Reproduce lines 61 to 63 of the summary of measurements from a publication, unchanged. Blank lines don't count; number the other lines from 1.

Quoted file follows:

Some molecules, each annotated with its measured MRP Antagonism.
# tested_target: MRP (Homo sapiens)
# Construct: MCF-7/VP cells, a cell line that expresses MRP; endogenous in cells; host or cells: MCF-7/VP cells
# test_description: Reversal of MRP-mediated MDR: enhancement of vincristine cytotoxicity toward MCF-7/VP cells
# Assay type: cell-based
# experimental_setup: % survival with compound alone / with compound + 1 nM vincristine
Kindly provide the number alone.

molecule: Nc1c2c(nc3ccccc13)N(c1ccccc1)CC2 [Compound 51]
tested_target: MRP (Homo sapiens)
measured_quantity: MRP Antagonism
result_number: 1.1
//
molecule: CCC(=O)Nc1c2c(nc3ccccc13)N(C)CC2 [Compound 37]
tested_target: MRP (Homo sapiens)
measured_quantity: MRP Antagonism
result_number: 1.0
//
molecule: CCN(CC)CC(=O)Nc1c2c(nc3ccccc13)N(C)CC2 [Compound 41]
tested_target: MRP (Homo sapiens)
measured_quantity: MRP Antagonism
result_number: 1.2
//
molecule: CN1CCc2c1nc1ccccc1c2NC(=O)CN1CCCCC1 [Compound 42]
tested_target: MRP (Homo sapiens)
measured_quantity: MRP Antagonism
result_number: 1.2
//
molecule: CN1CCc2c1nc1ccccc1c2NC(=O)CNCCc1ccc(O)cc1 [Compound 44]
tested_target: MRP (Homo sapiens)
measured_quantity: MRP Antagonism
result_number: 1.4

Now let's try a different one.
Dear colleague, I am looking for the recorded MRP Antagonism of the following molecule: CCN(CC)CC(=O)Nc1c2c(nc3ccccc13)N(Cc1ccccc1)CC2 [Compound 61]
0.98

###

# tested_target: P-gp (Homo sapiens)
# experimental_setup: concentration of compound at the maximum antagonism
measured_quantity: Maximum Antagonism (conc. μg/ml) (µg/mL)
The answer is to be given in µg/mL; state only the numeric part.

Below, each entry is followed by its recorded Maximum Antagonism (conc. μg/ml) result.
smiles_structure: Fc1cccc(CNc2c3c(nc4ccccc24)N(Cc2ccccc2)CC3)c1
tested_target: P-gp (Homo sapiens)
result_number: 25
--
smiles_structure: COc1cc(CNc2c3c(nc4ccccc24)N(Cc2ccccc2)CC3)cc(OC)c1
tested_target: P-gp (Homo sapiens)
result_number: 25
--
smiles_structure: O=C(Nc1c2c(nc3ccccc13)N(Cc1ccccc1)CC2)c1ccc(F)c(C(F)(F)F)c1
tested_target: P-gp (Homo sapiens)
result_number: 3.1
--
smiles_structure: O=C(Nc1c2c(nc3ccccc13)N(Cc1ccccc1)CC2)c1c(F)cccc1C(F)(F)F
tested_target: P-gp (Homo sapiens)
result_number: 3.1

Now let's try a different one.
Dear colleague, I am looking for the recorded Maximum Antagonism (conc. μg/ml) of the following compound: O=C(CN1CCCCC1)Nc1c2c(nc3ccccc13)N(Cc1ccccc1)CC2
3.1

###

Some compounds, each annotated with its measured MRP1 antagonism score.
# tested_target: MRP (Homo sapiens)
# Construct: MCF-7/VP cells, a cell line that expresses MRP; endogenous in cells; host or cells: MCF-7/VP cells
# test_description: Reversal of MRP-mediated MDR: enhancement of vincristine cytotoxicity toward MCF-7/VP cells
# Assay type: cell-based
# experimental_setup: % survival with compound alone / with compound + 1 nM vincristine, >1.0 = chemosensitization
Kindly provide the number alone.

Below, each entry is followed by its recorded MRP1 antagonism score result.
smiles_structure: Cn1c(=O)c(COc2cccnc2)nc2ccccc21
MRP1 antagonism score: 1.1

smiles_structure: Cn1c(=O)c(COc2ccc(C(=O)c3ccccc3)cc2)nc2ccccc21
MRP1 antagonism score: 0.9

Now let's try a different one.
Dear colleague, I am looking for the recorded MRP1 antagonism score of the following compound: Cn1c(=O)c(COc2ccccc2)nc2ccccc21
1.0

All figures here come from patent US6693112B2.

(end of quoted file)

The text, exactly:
# tested_target: MRP (Homo sapiens)
# Construct: MCF-7/VP cells, a cell line that expresses MRP; endogenous in cells; host or cells: MCF-7/VP cells
# test_description: Reversal of MRP-mediated MDR: enhancement of vincristine cytotoxicity toward MCF-7/VP cells